09/28/2010 09:45 am ET Updated May 25, 2011

Bill Brady Could Lift Death Penalty Moratorium If Elected

As is the case in many political races throughout the country, candidates have been avoiding polarizing social issues and trying (most of the time) to talk about jobs and the economy--which is number one in the eyes of voters.

Perhaps benefiting most from a hyper-focused electorate in Illinois is Republican gubernatorial candidate Bill Brady. Brady is extremely conservative for an Illinois politician--but that has not prevented him from consistently leading Governor Pat Quinn in the polls by about ten points.

But on Monday, one issue that has been virtually ignored throughout this campaign season was mentioned in an editorial by the Daily Herald: the death penalty.

In January of 2003, just days before leaving office amid corruption allegations, then-Governor George Ryan commuted the sentences of everyone on or waiting to be sent to death row in Illinois. The move came three years after Ryan declared a moratorium on capitol punishment in Illinois, because he believed that there was "a flaw in the system." One case that death penalty opponents pointed to for this moratorium over the years has been the 1983 murder of Jeanine Nicarico of Naperville. Rolando Cruz was put on death row for the murder, only to be exonerated years later. The real killer, Brian Dugan, pleaded guilty to the crime in 2009. He is currently on death row.

Judges can still sentence a criminal to death in Illinois--but for ten years no one has been put to death due to the state's moratorium. Bill Brady wants to change that.

"Bill Brady views the death penalty as an appropriate punishment for the most heinous crimes," campaign spokeswoman Patty Schuh told the State Journal-Register in July. In March, Brady said he would end Ryan's moratorium, adding that he didn't think it was "legal for a governor to step in and place a moratorium indefinitely on the death penalty, according to the St. Louis Globe-Democrat.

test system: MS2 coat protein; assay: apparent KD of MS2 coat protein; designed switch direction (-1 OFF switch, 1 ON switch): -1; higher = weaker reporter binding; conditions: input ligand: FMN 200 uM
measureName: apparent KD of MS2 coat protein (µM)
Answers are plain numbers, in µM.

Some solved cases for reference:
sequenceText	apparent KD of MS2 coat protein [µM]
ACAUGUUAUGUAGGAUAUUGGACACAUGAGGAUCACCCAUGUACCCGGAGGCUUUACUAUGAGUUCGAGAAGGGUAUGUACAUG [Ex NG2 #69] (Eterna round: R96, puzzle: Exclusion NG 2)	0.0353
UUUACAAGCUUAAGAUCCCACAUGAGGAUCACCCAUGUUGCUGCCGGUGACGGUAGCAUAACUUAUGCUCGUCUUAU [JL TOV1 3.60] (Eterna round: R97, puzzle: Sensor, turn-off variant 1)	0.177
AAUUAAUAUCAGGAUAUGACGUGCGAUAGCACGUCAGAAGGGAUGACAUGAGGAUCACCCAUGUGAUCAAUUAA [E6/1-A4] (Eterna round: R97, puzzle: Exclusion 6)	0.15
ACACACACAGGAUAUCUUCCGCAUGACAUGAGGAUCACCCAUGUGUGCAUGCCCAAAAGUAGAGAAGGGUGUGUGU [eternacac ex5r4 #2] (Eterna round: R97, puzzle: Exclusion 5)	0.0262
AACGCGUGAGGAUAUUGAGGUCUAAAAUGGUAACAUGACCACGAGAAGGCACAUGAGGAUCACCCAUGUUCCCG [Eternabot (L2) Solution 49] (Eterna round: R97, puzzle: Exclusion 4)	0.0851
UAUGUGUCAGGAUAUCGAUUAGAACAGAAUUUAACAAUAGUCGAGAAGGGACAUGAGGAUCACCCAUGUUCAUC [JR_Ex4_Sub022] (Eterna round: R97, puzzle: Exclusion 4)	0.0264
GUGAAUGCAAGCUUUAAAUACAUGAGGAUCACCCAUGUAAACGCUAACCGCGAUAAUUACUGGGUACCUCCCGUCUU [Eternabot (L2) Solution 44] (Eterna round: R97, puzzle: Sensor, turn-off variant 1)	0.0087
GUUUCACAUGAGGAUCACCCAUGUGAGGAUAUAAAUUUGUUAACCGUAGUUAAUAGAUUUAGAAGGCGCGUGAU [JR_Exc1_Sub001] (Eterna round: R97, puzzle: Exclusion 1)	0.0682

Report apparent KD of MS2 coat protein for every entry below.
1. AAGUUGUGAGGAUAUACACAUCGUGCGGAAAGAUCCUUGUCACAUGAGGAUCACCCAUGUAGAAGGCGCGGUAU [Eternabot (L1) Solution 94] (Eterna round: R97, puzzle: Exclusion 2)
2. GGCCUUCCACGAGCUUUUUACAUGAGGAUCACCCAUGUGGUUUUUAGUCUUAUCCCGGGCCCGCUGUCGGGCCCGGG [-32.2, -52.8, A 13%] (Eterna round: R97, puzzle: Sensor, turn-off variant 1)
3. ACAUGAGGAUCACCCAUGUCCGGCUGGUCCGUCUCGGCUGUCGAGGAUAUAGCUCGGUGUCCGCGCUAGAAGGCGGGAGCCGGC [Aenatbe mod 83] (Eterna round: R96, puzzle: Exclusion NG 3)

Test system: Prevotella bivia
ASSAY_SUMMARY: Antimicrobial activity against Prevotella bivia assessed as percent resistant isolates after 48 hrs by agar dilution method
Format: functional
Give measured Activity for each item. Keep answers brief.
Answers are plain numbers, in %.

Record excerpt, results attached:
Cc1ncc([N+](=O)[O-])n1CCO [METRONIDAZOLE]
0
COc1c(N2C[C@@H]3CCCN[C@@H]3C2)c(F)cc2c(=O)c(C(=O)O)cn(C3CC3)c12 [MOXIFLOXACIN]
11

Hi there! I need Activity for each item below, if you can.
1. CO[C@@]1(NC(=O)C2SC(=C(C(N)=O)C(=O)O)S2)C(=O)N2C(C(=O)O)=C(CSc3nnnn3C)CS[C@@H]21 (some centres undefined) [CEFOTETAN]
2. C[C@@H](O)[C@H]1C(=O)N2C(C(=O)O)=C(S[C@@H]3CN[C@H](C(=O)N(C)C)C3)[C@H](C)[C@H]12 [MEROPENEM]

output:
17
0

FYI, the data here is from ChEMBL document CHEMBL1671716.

Those opposed to capitol punishment say that aside from the ethical issues the death penalty brings up--the cost issues should be a concern to the future governor, who has a $13 billion deficit to deal with.

"All the money we invest in the death penalty could go to other places," Colleen Cunningham of Equal Justice U.S.A. told the Illinois Statehouse News in March, adding that maintaining death row costs millions. "Do you want to spend millions on killing one individual or invest in education?"

While Brady has not discussed the issue in some time, a spokeswoman reiterated his stance in to a Daily Herald reporter this week.

Brady is the only gubernatorial candidate who wants to lift the 10-year moratorium and resume executions, the paper reports. Governor Pat Quinn supports the death penalty in some cases, but has no immediate plans to lift the moratorium. One way or another, the people of Illinois need a straight answer, the Herald editorial board writes:

"We believe today as we have in the past that this murky middle ground is confusing at best and political avoidance at worst. Many reforms have been put in place to give greater assurance that those on death row belong there. If more reforms are needed, let's see that it's done. If the system can't be trusted, then let's change the system or do away with the death penalty altogether."